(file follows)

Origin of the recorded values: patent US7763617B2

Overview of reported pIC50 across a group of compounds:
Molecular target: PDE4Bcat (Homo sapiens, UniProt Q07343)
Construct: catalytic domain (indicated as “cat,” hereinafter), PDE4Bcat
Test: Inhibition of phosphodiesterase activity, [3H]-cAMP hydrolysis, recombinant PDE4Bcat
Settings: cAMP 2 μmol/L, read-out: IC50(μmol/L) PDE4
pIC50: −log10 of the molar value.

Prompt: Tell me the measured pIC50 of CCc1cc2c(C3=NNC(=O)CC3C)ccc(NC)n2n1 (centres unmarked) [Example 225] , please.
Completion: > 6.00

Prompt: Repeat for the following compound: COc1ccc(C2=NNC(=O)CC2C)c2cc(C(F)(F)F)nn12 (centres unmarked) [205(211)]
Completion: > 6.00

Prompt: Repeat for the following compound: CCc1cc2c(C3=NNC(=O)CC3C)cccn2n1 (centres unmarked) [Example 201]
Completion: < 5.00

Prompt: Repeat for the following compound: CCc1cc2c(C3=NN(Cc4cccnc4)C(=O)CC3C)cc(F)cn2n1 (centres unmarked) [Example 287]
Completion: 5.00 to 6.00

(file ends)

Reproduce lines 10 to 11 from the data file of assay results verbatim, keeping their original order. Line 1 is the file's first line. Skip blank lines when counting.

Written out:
Prompt: Repeat for the following compound: COc1ccc(C2=NNC(=O)CC2C)c2cc(C(F)(F)F)nn12 (centres unmarked) [205(211)]
Completion: > 6.00